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# B trees dbms

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### B trees dbms

1. 1. MOHAN LAL SUKHADIA UNIVERSITY B-Trees And B+-Trees SUBMITTED TO – PRIYANKA MA’M SUBMITTED BYRAJESH KUMAR
2. 2. Preview • • • • • • • B-Tree Indexing B-Tree B-Tree Characteristics B-Tree Example B+-Tree B+-Tree Characteristics B+-Tree Example
3. 3. B-Tree Index • Standard use index in relational databases in a B-Tree • • • index. Allows for rapid tree traversal searching through an upside-down tree structure Reading a single record from a very large table using a B-Tree index, can often result in a few block reads— even when the index and table are millions of blocks in size. Any index structure other than a B-Tree index is subject to overflow. – Overflow is where any changes made to tables will not have records added into the original index structure, but rather tacked on the end.
4. 4. What is a B-Tree? • B-tree is a specialized multiway tree designed especially for use on disk. • B-Tree consists of a root node, branch nodes and leaf nodes containing the indexed field values in the ending (or leaf) nodes of the tree.
5. 5. B-Tree Characteristics • In a B-tree each node may contain a large number of • • • • keys B-tree is designed to branch out in a large number of directions and to contain a lot of keys in each node so that the height of the tree is relatively small Constraints that tree is always balanced Space wasted by deletion, if any, never becomes excessive Insert and deletions are simple processes – Complicated only under special circumstances -Insertion into a node that is already full or a deletion from a node makes it less then half full
6. 6. Characteristics of a B-Tree of Order P • • • • Within each node, K1 < K2 < .. < Kp-1 Each node has at most p tree pointer Each node, except the root and leaf nodes, has at least ceil(p/2) tree pointers, The root node has at least two tree pointers unless it is the only node in the tree. All leaf nodes are at the same level. Leaf node have the same structure as internal nodes except that all of their tree pointer Pi are null.
7. 7. B-Tree Insertion 1) 2) 3) 4) 5) 6) B-tree starts with a single root node (which is also a leaf node) at level 0. Once the root node is full with p – 1 search key values and when attempt to insert another entry in the tree, the root node splits into two nodes at level 1. Only the middle value is kept in the root node, and the rest of the values are split evenly between the other two nodes. When a nonroot node is full and a new entry is inserted into it, that node is split into two nodes at the same level, and the middle entry is moved to the parent node along with two pointers to the new split nodes. If the parent node is full, it is also split. Splitting can propagate all the way to the root node, creating a new level if the root is split.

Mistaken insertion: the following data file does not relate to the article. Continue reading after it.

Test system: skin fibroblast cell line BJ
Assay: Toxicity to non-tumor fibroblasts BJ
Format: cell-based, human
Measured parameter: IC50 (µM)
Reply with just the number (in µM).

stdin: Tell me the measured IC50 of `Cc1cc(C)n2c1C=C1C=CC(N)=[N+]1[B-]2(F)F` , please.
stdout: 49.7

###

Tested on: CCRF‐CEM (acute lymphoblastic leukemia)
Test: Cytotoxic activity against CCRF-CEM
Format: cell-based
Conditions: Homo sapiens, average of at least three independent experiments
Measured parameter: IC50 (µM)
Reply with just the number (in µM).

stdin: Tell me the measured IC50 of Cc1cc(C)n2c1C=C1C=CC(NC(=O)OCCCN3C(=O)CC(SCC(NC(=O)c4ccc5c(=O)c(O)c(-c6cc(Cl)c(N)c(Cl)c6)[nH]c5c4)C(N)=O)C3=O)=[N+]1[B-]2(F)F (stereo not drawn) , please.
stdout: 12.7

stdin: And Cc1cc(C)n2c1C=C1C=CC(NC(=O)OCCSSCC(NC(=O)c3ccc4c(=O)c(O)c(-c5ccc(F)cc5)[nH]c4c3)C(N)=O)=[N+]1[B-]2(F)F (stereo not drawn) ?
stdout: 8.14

8. 8. B-Tree Deletion 1) If deletion of a value causes a node to be less than half full, it is combined with it neighboring nodes, and this can also propagate all the way to the root. - Can reduce the number of tree levels. *Shown by analysis and simulation that, after numerous random insertions and deletions on a B-tree, the nodes are approximately 69 percent full when the number of values in the tree stabilizes. If this happens , node splitting and combining will occur only rarely, so insertion and deletion become quite efficient.
9. 9. B-tree of Order 5 Example • All internal nodes have at least ceil(5 / 2) = ceil(2.5) = 3 children • • (and hence at least 2 keys), other then the root node. The maximum number of children that a node can have is 5 (so that 4 is the maximum number of keys) each leaf node must contain at least 2 keys
10. 10. B-Tree Order 5 Insertion • Originally we have an empty B-tree of order 5 • Want to insert C N G A H E K Q M F W L T Z D P R X Y • • • S Order 5 means that a node can have a maximum of 5 children and 4 keys All nodes other than the root must have a minimum of 2 keys The first 4 letters get inserted into the same node